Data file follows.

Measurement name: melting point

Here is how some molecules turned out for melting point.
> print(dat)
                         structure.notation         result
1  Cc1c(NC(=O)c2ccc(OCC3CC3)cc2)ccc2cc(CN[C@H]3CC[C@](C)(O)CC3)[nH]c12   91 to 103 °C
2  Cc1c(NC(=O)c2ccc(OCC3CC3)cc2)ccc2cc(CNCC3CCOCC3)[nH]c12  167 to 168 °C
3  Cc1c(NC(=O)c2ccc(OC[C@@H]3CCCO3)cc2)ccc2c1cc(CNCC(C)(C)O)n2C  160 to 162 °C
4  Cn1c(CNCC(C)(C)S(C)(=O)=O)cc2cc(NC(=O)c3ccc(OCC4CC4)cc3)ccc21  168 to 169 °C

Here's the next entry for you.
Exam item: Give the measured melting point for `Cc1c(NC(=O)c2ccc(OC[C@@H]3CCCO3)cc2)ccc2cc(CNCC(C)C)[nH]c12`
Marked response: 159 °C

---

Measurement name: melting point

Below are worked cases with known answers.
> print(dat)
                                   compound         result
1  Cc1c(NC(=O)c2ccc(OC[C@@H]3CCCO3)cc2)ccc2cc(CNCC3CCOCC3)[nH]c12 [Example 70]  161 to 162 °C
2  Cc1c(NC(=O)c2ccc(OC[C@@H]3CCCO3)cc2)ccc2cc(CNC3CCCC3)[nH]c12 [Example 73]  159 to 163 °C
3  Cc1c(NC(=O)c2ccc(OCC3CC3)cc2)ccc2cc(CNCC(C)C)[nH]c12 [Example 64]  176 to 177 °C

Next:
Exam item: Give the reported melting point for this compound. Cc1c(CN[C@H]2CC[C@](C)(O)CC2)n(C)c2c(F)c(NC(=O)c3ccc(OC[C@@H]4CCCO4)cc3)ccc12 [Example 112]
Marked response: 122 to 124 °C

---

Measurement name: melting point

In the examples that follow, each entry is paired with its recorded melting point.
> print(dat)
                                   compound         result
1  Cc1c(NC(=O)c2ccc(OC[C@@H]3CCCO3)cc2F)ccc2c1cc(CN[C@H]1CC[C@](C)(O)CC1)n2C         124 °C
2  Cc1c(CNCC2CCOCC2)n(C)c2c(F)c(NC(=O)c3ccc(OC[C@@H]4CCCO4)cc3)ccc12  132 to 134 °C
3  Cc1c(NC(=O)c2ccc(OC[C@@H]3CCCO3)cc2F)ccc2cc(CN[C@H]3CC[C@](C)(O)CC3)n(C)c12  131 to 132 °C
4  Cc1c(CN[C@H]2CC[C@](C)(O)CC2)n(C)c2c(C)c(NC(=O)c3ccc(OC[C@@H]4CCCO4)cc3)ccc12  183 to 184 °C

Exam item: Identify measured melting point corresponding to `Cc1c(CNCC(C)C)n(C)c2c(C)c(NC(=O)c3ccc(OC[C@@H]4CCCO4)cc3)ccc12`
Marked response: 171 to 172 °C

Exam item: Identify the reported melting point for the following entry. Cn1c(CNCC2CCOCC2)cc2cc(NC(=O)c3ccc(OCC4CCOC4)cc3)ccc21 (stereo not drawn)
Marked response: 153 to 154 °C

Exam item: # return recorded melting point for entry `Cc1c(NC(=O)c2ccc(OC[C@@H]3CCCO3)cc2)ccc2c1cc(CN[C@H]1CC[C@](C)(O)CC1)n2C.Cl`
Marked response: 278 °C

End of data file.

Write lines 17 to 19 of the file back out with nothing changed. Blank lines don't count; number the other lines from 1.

1  Cc1c(NC(=O)c2ccc(OC[C@@H]3CCCO3)cc2)ccc2cc(CNCC3CCOCC3)[nH]c12 [Example 70]  161 to 162 °C
2  Cc1c(NC(=O)c2ccc(OC[C@@H]3CCCO3)cc2)ccc2cc(CNC3CCCC3)[nH]c12 [Example 73]  159 to 163 °C
3  Cc1c(NC(=O)c2ccc(OCC3CC3)cc2)ccc2cc(CNCC(C)C)[nH]c12 [Example 64]  176 to 177 °C